If you hear about a vaccine using the S protein, or spike protein on the coronavirus, it is an engineered vaccine. This is where U.S. projects are concentrating their efforts.

Current Coronavirus Vaccine Candidates

There are many potential SARS-CoV-2 vaccines in development around the world. The Coalition for Epidemic Preparedness Innovations (CEPI) has provided funding for many of them. Currently, CEPI has nine funding agreements totaling nearly $40 million worldwide, including several in the United States. The Biomedical Advanced Research and Development Authority (BARDA), part of the HHS Office of the Assistant Secretary for Preparedness and Response (ASPR), is also currently providing funding to two U.S. vaccine projects.

The first BARDA partnership company is Janssen Research and Development, which is part of Johnson & Johnson. Their vaccine, Ad26 SARS-CoV-2, uses a harmless vector to express the S protein. When the vector is injected in a person, the immune system recognizes the S protein as foreign and makes antibodies against it. If the person were to then become infected with SARS-CoV-2, their immune system is primed to combat the infection before it becomes harmful.

Clinical trials of Ad26 SARS-CoV-2 are set to begin by fall of 2020 with the goal of having a vaccine available by early 2021. They aim to produce 300 million vaccines per year.

The other partnering company is Moderna. Their vaccine, SARS-CoV-2 mRNA-1273, is S protein RNA in a lipid nanoparticle for delivery into the body. This is the same technology the company has been studying for a similar coronavirus (MERS) vaccine. The SARS-CoV-2 vaccine is already in phase I trials with phase II and III trials ready to begin immediately afterwards. Results from the phase I trial are promising: Healthy people who received the vaccine (eight people) made antibodies that were able to block the virus from replicating in human cells grown in a laboratory setting. Moderna is also receiving funding from CEPI for manufacturing support.

Here are some of the other candidates in the works in the United States and around the world:

  • Altimmune is looking at starting clinical trials in August 2020.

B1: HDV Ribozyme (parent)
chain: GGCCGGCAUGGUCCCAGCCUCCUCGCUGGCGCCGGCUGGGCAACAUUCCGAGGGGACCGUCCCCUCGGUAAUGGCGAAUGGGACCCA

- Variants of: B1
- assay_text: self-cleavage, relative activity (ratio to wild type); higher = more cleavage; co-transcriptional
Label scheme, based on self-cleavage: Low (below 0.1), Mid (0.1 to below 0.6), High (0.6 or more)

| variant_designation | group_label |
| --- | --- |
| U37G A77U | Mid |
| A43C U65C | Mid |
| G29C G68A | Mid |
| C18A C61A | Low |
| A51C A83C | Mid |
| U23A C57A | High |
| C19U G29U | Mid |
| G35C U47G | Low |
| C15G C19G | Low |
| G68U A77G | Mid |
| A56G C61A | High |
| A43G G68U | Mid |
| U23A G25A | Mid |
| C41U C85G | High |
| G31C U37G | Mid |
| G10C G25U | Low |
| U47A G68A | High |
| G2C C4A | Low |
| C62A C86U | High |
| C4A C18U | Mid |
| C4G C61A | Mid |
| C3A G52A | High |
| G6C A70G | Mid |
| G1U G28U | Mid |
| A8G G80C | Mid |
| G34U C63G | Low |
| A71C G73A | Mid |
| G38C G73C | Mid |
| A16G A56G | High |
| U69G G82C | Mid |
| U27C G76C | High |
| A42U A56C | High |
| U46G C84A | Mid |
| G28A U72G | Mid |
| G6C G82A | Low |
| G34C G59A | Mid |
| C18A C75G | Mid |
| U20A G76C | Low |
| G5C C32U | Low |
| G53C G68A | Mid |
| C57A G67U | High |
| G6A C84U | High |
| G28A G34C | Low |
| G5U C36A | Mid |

• Applied DNA Sciences and Takis Biotech have five potential vaccine candidates currently under study in animals.
  • BioNTech and Pfizer currently have a vaccine in clinical trials in Germany, with approval to move forward with clinical trials in the United States expected soon.
  • CureVac aims to begin phase 1 by early summer and move to the next phase by fall 2020.
  • Generex Biotech has submitted a proposed funding agreement to BARDA for its vaccine candidate.
  • Imperial College London has funding to begin testing in humans.
  • Inovio’s vaccine is also in phase I and they have planned for one million doses by the end of the year.
  • Johns Hopkins University is investigating a couple of versions of a vaccine in mice.
  • Medicago could begin clinical trials as soon as this summer.
  • Novavax is expected to begin clinical trials during May 2020.
  • Sanofi and GSK plan to start clinical trials in the second half of 2020 and have a licensed vaccine by the second half of 2021.
  • Symvivo is currently in phase I clinical trials of its vaccine candidate in Canada.
  • University of Oxford is currently conducting phase I/II trials in the United Kingdom.
  • University of Pittsburgh will enter clinical testing of its vaccine in the next few months.
  • Vaxart may begin clinical trials of its vaccine in the second half of 2020.

In addition, there are a few vaccine candidates in clinical trials in China. These studies aim for completion by the end of 2020.

Once a licensed vaccine is available in the United States, it will probably go to high-risk people first. This would include the elderly, people with underlying conditions that increase their risk of developing a severe case or complications of COVID-19, and healthcare providers.

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Medical Reviewer: William C. Lloyd III, MD, FACS
Last Review Date: 2020 May 18